Alpha-glucosidase inhibitors (AGIs) available in the U.S. are acarbose (Precose) and miglitol (Glyset). Drug names vary by country and manufacturer.
This is only a brief review: consult your physician or pharmacist for full details.
How do they work?
Many of the carbohydrates we eat are just basic sugar molecules joined to each other by chemical bonds, creating disaccherides, oligosaccharides, and polysaccharides. This is as true for bread and potatoes as it is for table sugar. To digest and absorb them, we have to break them down into the basic sugar molecules (monosaccharides). AGIs inhibit this breakdown process inside our intestine, decreasing the rise in blood sugar after we eat complex carbohydrates. They delay glucose absorption. So AGIs mainly decrease after-meal glucose levels.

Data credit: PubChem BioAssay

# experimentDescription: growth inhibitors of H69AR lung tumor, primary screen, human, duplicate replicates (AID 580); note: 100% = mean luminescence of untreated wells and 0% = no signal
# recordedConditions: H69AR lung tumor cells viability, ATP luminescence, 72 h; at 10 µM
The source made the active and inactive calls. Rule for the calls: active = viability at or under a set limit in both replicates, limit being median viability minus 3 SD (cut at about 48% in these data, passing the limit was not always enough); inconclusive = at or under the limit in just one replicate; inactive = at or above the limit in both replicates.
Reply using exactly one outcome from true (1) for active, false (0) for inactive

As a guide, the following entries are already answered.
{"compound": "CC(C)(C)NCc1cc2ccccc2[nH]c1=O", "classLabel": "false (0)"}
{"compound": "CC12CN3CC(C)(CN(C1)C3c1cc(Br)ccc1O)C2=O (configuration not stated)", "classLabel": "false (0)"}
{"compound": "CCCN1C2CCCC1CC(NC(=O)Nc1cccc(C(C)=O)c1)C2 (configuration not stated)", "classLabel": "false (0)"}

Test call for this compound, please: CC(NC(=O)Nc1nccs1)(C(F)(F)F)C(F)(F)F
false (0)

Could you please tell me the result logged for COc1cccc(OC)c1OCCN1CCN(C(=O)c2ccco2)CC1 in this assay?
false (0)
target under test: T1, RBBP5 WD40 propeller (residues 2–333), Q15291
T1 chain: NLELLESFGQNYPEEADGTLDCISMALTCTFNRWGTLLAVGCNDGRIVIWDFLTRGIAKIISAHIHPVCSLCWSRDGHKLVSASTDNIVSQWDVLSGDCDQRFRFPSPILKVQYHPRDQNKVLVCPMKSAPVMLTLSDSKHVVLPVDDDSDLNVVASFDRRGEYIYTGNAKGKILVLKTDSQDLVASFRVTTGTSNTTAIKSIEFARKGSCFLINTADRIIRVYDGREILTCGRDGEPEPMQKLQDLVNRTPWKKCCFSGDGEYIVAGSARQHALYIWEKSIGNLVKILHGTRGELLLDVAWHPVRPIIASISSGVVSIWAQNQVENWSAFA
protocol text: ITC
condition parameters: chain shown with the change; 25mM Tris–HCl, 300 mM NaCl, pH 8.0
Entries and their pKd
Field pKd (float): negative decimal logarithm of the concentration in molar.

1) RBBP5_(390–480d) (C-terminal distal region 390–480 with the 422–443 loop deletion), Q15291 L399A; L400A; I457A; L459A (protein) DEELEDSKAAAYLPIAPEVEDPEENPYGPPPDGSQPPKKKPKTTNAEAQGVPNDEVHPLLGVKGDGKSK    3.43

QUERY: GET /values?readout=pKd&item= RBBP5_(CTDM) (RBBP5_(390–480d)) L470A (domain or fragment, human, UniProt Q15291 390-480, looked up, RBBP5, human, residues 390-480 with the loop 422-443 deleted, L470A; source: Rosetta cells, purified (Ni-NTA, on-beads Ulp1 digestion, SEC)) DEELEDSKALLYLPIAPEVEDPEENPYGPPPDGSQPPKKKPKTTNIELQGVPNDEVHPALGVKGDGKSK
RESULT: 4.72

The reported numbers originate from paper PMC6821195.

They work alone or in combination with other diabetic medications, especially if the diet contains over 50% of energy in the form of complex carbohydrates. They are FDA-approved only for use in type 2 diabetes, but they have also been used in type 1.
The starting dose is the same for both: 25 mg by mouth three times daily with the first bite of each main meal.
Belly pain, intestinal gas, diarrhea. Slight risk of hypoglycemia when its used alone; higher risk when used with insulin shots or insulin secretagogues. If hypoglycemia occurs, you have to eat glucose to counteract it, not your usual non-glucose items because you won’t absorb them properly.
Don’t use if you have . . .
. . . Liver cirrhosis (refers to acarbose: miglitol can be used), kidney impairment, or intestinal problems.